It’s Day 2 for the Allen Stanford trial in Houston, Texas.
Jury’s expected to be seated shortly and each side – government and defense – will have a chance to map out what’s to come across the 6-8 week of this federal proceeding.
Stanford, 62, is accused of operating a $7.2 billion Ponzi scheme on investors worldwide with more than a thousand from Mississippi.
I’ll give you a sample of what some writers are saying, but perhaps the most curious to me, with all the coverage I’ve written, is from the New York Post that the government will be “very reliant” on one witness – James Davis, who is well known around Tupelo for his large presence at the Stanford office here, as well as his large house built northwest of Baldwyn, where he and his wife sought to stage a real estate renaissance.
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Here’s a look at the Post’s Josh Kosman’s story, with some insights into Davis and a list of other witnesses:
That witness is Stanford’s former finance chief and admitted felon, James Davis.
“You can tell by looking at the witness list,” a source close to the situation said, noting Davis is scheduled to testify for 15 hours, more than any other witness — by far.
There are 22 witnesses and the longest any of the others is scheduled to be on the stand is six hours, the source noted.
“He is the longest by far,” the source said.
Relying on a star witness who has pleaded guilty to three felony counts can be risky, the source said.
Davis was Stanford’s right-hand man, and potentially knows all the secrets.
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International reporters also are on the scene for the trial, given that investors came from everywhere. Stanford also was very big into the sport of cricket, which is an international interest.
Writers also are interested in Stanford’s alleged amnesia, which he insists is the result of a jailhouse beating.
Here are bits from write Andy Bull with The Guardian in the U.K:
Allen Stanford. Remember him? Many people would prefer not to, including, it has been argued in a Houston Courthouse, the man himself. His defence say that he is suffering from "extensive retrograde amnesia", a consequence of the vicious assault he suffered while incarcerated in the Joe Corley Detention Facility in Texas.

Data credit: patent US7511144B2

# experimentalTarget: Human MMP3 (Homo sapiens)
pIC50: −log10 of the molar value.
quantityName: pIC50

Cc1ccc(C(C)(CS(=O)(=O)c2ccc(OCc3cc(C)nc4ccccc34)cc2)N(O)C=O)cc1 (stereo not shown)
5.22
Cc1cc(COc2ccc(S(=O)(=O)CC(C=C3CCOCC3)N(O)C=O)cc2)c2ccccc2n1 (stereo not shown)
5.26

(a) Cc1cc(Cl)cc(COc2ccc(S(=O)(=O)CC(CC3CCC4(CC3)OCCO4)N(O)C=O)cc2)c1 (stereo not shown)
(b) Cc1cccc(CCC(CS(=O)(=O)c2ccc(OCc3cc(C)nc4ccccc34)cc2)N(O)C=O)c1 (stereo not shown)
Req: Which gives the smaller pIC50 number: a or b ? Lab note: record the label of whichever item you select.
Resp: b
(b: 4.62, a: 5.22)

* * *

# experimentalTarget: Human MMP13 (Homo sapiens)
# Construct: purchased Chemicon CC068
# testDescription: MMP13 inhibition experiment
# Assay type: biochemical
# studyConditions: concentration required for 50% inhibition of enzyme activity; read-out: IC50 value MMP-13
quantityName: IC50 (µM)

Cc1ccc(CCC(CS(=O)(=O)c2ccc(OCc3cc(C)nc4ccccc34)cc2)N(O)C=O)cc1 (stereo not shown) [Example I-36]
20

Stanford, the prosecutor's report continued, claims to be unable to recall events "including his romantic encounters with various female partners, past vacation and holiday activities with his children, visits with famous politicians, as well as details of his business and banking operations." His family members have had to "educate" him about his previous life, and he has "indicated feeling bad after being informed by his family that he was known as a 'womanizer.'"
Stanford's alleged victims, meanwhile, have been fighting a long and frustrating battle to try and reclaim their losses. Lawyers appointed for the receiver said in court filings that despite the $7.2bn represented in account balances at the time of Stanford's arrest, the actual assets totalled only $500m. According to reports made last October, of that sum, less than half, $216m, has been amassed. And after legal and other fees have been deducted only around $80m remains to be divided between the victims.
The cricket community, in stark contrast, has found closure easier to come by. The two Twenty20 matches played by England against the West Indies at the end of the last season were designed to fill the gaps left in the TV schedules by the Stanford fixtures. Otherwise, the whole sorry episode seems to have been forgotten about. The chairman of the England and Wales Cricket Board, Giles Clarke, recently said: "I am not a believer in hanging around with what has happened. One has to move on."
Clarke was talking about the ECB's relations with the Pakistan Cricket Board, but the motto also serves to sum up the sport's reaction to Stanford.
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Come back for more... patsy